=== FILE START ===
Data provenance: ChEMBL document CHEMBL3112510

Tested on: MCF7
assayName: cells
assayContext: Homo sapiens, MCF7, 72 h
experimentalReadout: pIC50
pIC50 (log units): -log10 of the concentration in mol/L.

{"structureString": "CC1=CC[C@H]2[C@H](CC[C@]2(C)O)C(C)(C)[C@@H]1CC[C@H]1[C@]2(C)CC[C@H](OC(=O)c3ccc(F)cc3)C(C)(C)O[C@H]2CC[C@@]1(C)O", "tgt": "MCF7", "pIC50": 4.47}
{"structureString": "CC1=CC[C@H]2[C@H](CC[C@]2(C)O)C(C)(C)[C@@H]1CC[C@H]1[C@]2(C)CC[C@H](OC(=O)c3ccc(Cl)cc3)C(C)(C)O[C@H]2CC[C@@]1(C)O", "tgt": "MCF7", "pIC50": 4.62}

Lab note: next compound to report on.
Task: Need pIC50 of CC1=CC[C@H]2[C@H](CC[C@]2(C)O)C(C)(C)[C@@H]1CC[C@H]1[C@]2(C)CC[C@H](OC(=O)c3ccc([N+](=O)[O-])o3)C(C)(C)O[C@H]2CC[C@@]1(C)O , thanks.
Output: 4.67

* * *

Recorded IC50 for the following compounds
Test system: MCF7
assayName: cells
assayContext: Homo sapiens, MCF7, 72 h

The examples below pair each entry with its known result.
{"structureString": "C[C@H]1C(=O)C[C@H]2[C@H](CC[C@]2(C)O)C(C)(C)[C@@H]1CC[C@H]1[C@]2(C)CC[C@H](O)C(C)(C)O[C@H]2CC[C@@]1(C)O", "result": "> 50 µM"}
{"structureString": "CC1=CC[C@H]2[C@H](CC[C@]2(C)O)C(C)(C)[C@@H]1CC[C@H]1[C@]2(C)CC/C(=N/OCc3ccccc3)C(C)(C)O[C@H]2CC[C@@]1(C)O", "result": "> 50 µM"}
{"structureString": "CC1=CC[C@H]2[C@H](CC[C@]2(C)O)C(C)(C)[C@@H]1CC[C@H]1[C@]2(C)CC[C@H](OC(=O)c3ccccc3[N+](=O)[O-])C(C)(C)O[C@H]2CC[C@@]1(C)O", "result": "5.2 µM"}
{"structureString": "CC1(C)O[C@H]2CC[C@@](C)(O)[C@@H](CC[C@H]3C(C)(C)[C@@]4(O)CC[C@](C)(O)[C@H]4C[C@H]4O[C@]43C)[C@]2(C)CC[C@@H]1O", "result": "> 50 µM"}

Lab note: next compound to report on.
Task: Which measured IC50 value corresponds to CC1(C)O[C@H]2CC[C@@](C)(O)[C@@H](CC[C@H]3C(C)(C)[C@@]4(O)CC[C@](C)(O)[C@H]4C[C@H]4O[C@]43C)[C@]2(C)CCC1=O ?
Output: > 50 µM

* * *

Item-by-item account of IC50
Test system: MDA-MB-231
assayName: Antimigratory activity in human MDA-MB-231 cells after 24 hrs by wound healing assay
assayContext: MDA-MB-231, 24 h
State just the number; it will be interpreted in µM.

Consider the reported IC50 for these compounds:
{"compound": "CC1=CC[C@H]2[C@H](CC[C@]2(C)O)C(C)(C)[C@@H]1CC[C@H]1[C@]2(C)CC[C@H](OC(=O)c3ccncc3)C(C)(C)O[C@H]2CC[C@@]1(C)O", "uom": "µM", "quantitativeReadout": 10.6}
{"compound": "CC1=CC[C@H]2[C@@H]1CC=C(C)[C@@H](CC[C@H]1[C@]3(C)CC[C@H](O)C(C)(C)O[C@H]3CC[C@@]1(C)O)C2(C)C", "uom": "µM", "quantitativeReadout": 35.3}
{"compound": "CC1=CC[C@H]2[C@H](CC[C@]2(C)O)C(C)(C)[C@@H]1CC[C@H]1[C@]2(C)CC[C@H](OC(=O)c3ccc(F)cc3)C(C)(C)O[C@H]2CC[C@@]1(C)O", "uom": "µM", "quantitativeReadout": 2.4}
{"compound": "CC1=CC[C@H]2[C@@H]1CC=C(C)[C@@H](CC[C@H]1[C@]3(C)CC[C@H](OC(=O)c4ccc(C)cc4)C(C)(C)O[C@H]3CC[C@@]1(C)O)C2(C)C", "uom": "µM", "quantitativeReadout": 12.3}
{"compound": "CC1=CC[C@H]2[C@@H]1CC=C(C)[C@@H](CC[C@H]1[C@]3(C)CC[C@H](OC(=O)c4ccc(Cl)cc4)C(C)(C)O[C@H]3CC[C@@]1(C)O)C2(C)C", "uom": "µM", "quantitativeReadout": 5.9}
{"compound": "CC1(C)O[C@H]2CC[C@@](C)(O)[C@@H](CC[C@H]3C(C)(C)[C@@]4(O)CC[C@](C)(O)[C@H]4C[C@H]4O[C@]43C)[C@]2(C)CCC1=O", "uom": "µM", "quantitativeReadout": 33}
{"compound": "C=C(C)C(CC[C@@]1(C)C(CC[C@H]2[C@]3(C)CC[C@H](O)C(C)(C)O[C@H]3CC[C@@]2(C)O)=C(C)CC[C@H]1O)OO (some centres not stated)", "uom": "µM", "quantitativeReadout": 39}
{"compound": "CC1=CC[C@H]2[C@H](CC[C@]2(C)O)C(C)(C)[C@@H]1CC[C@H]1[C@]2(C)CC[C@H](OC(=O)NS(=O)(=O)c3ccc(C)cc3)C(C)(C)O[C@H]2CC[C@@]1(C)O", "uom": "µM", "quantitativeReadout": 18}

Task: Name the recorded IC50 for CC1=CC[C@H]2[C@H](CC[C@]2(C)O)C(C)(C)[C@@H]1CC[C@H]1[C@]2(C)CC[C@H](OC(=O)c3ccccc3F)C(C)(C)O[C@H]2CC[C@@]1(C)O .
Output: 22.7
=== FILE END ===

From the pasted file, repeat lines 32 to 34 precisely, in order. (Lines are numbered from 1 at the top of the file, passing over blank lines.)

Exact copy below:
{"compound": "CC1=CC[C@H]2[C@H](CC[C@]2(C)O)C(C)(C)[C@@H]1CC[C@H]1[C@]2(C)CC[C@H](OC(=O)c3ccncc3)C(C)(C)O[C@H]2CC[C@@]1(C)O", "uom": "µM", "quantitativeReadout": 10.6}
{"compound": "CC1=CC[C@H]2[C@@H]1CC=C(C)[C@@H](CC[C@H]1[C@]3(C)CC[C@H](O)C(C)(C)O[C@H]3CC[C@@]1(C)O)C2(C)C", "uom": "µM", "quantitativeReadout": 35.3}
{"compound": "CC1=CC[C@H]2[C@H](CC[C@]2(C)O)C(C)(C)[C@@H]1CC[C@H]1[C@]2(C)CC[C@H](OC(=O)c3ccc(F)cc3)C(C)(C)O[C@H]2CC[C@@]1(C)O", "uom": "µM", "quantitativeReadout": 2.4}